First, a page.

Atmospheric Chemistry and Physics | Year: 2011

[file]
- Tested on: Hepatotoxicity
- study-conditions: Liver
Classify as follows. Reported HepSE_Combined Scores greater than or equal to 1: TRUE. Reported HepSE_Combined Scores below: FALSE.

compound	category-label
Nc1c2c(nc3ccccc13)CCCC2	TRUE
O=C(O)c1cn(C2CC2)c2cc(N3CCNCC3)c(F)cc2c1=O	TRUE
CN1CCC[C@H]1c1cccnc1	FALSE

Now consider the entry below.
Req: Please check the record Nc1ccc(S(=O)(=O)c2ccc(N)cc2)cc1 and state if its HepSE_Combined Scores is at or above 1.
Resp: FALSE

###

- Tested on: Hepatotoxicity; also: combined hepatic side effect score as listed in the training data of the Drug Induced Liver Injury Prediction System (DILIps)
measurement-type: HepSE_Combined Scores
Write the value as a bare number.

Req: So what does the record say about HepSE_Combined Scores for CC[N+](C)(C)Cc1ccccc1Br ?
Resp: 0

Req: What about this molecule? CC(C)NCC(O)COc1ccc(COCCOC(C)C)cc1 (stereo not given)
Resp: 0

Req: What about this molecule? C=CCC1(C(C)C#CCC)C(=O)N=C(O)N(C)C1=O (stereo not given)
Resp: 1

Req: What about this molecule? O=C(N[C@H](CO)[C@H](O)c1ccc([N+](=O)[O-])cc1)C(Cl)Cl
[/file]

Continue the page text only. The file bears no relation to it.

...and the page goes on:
The impact of future emissions from aviation and shipping on the atmospheric chemical composition has been estimated using an ensemble of six different atmospheric chemistry models. This study considers an optimistic emission scenario (B1) taking into account e.g. rapid introduction of clean and resource-efficient technologies, and a mitigation option for the aircraft sector (B1 ACARE), assuming further technological improvements. Results from sensitivity simulations, where emissions from each of the transport sectors were reduced by 5%, show that emissions from both aircraft and shipping will have a larger impact on atmospheric ozone and OH in near future (2025; B1) and for longer time horizons (2050; B1) compared to recent time (2000). However, the ozone and OH impact from aircraft can be reduced substantially in 2050 if the technological improvements considered in the B1 ACARE will be achieved. Shipping emissions have the largest impact in the marine boundary layer and their ozone contribution may exceed 4 ppbv (when scaling the response of the 5% emission perturbation to 100% by applying a factor 20) over the North Atlantic Ocean in the future (2050; B1) during northern summer (July). In the zonal mean, ship-induced ozone relative to the background levels may exceed 12% near the surface. Corresponding numbers for OH are 6.0 × 105 molecules cm-3 and 30%, respectively. This large impact on OH from shipping leads to a relative methane lifetime reduction of 3.92 (±0.48) on the global average in 2050 B1 (ensemble mean CH4 lifetime is 8.0 (±1.0) yr), compared to 3.68 (±0.47)% in 2000. Aircraft emissions have about 4 times higher ozone enhancement efficiency (ozone molecules enhanced relative to NOx molecules emitted) than shipping emissions, and the maximum impact is found in the UTLS region. Zonal mean aircraft-induced ozone could reach up to 5 ppbv at northern mid-and high latitudes during future summer (July 2050; B1), while the relative impact peaks during northern winter (January) with a contribution of 4.2%. Although the aviation-induced impact on OH is lower than for shipping, it still causes a reduction in the relative methane lifetime of 1.68 (±0.38)% in 2050 B1. However, for B1 ACARE the perturbation is reduced to 1.17 (±0.28)%, which is lower than the year 2000 estimate of 1.30 (±0.30)%. Based on the fully scaled perturbations we calculate net radiative forcings from the six models taking into account ozone, methane (including stratospheric water vapour), and methane-induced ozone changes. For the B1 scenario, shipping leads to a net cooling with radiative forcings of-28.0 (±5.1) and-30.8 (±4.8) mW m-2 in 2025 and 2050, respectively, due to the large impact on OH and, thereby, methane lifetime reductions. Corresponding values for the aviation sector shows a net warming effect with 3.8 (±6.1) and 1.9 (±6.3) mW m-2, respectively, but with a small net cooling of-0.6 (±4.6) mW m -2 for B1 ACARE in 2050. © 2011 Author(s). Source